A few days ago, we talked about ‘British-made’ Silbury Hill – the biggest prehistoric man-made structure in Europe that even rivals some of the smaller ancient pyramids from Egypt. And now, it turns out that the ancient Britons also followed another ritual that was very similar to the Egyptians. We are talking about the process of mummification, and how it was prevalent in Bronze Age Britain from a period of over 1,400 years (from 2200 BC to 750 BC). To that end, scientists have studied various skeletal remains pertaining to the date range – and their assessment has revealed that a significant percentage of the dead were mummified. Though the researchers are still unclear on what criteria did the ancient inhabitants chose their deceased for mummification.
Now on an apparent level, the skeletons that were analyzed may seem as ordinary remains – but that is because of the decomposition of their entire fleshy parts (including the organs) due to the effect of Britain’s damp climate. But there is certainly more to these remains than their skeletal scope suggests. From the biological perspective, when a person dies, his so-called gut bacteria turns against the body a few hours after expiration. These gut bacteria tend to attack the soft tissues, and then make their way into bones for consuming the protein. This results in microscopic tunnels inside bones – a phenomenon also known as bacterial bioerosion. As the study’s lead researcher Thomas Booth, who is a postdoctoral student of Earth sciences at the Natural History Museum in London, made it clear –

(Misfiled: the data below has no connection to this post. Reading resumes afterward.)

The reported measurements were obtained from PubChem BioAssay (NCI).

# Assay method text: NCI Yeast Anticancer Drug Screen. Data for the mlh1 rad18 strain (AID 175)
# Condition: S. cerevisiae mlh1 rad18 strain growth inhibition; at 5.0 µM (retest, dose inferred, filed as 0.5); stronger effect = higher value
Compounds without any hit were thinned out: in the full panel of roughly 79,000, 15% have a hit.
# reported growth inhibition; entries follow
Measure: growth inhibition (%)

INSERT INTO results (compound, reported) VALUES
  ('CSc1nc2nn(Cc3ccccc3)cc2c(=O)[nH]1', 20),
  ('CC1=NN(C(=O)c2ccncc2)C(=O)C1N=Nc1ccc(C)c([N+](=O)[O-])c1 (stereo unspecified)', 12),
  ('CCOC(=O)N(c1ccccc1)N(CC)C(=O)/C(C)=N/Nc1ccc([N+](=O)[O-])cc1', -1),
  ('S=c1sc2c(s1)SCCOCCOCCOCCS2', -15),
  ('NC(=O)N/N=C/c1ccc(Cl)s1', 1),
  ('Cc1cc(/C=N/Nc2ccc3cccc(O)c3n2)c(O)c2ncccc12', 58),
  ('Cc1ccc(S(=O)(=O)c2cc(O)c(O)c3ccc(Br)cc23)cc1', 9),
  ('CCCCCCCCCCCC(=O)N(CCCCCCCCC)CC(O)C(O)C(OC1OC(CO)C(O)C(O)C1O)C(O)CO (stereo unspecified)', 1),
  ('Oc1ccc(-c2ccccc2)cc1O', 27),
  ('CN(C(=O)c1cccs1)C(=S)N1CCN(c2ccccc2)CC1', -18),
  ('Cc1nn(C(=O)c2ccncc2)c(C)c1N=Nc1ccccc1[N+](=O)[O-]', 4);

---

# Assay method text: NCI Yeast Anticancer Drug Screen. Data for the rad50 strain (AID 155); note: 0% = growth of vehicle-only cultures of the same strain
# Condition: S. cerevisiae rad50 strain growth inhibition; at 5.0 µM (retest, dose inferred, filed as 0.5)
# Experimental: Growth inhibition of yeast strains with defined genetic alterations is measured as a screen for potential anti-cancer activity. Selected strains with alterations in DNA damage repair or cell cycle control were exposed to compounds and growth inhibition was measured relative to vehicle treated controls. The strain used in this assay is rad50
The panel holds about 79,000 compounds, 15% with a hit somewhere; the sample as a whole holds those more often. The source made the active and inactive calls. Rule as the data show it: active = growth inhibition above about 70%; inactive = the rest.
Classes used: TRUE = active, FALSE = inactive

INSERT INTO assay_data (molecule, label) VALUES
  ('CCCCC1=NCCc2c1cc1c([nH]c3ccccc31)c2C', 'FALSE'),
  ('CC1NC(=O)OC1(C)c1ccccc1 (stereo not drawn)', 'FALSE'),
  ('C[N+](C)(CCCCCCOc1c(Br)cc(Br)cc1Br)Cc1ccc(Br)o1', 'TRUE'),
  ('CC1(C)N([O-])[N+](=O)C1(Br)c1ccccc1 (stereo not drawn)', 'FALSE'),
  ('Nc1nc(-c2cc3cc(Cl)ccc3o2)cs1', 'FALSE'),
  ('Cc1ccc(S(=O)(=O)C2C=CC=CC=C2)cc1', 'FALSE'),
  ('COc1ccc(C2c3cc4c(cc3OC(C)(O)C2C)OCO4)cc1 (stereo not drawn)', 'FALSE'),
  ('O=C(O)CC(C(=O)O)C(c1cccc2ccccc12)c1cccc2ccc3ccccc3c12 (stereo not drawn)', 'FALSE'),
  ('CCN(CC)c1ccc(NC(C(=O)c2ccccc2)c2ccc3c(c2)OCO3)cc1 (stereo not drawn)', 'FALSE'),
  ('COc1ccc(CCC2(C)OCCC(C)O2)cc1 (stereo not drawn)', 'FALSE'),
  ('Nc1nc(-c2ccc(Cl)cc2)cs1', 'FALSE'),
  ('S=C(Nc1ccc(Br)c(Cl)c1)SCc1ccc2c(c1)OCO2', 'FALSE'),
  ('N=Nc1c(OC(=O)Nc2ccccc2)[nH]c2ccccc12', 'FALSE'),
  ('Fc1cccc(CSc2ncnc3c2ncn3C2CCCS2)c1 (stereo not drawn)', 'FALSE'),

After you die and your cells start to break down, the kind of internal gates that keep your bacteria within their locales break down as well. Your bacteria — they have no loyalty. They start to attack your soft tissues in the first few hours after death.
In essence, bodies that were not mummified tend to showcase more prevalent cases of bacterial bioerosion, while mummified bodies tend to have their bones better preserved (with the help of both natural and man-made techniques). In that regard, the researchers analysed over 301 bodies from various European archaeological sites, and 34 of them dated from the Bronze Age period. Among these 34 specimens, 16 had excellent bone preservation as compared to the others originating from Ireland and Yemen.
The researchers have further noted how the Bronze Age people likely used different kinds of techniques for the mummification – like placing the bodies in bogs for a certain period of time or smoking them over fire. Moreover, they also removed the organs from majority of the mummified specimens, thus mirroring their Egyptian counterparts.